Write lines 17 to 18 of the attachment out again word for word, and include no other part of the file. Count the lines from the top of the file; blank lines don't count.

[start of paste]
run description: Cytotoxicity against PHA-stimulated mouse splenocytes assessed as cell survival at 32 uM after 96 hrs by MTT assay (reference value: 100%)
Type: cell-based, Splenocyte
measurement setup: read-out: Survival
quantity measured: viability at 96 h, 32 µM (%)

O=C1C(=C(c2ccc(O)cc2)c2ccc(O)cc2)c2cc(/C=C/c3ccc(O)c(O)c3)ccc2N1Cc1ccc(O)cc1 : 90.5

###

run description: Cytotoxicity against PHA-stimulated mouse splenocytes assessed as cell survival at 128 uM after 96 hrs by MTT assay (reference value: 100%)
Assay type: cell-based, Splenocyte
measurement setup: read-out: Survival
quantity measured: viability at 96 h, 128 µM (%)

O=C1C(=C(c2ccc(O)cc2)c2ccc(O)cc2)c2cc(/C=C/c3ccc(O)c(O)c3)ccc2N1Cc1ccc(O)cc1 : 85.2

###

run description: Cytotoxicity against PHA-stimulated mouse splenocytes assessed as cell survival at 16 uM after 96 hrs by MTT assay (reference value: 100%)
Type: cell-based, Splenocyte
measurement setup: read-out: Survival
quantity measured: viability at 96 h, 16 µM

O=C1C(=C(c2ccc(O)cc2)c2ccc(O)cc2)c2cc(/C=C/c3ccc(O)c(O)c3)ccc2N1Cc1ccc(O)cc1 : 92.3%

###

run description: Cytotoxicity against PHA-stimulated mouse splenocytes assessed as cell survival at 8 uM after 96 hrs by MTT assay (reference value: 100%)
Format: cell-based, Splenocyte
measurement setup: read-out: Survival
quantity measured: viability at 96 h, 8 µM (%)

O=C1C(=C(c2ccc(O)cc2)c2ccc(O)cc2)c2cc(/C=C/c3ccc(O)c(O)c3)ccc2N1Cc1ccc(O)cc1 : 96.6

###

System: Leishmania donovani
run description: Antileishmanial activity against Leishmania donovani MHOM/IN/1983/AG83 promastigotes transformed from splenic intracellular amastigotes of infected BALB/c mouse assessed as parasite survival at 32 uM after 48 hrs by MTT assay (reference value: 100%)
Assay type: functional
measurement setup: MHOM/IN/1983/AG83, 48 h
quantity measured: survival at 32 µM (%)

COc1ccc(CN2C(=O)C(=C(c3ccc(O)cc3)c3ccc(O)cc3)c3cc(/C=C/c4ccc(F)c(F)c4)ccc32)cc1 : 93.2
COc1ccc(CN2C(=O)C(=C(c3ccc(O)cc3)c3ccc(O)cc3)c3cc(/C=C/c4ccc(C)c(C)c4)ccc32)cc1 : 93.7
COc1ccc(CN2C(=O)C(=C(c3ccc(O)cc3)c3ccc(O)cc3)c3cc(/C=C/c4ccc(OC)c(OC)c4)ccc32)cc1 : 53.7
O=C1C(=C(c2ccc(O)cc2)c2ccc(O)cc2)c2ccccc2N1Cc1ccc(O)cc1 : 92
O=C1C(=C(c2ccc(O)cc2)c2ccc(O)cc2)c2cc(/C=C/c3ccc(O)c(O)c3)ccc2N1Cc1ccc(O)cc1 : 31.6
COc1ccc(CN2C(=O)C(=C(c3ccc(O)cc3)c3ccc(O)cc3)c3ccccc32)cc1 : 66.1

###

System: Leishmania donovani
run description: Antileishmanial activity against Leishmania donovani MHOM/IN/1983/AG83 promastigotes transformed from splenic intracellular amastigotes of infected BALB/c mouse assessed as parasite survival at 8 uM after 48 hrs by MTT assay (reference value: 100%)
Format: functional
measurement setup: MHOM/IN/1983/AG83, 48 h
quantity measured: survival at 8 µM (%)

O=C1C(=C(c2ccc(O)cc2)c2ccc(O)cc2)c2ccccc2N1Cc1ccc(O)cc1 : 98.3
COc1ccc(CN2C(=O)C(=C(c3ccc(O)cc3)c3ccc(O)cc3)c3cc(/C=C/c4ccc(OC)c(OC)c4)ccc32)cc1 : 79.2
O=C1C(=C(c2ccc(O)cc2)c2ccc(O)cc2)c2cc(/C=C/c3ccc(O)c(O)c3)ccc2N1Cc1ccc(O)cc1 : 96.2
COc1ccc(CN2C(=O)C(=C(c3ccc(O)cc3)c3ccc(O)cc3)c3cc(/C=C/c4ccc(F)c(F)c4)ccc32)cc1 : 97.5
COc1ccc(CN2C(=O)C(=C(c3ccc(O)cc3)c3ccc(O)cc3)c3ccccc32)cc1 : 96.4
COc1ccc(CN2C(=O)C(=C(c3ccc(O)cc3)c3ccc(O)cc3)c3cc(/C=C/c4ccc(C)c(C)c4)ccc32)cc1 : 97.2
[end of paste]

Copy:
O=C1C(=C(c2ccc(O)cc2)c2ccc(O)cc2)c2cc(/C=C/c3ccc(O)c(O)c3)ccc2N1Cc1ccc(O)cc1 : 92.3%

###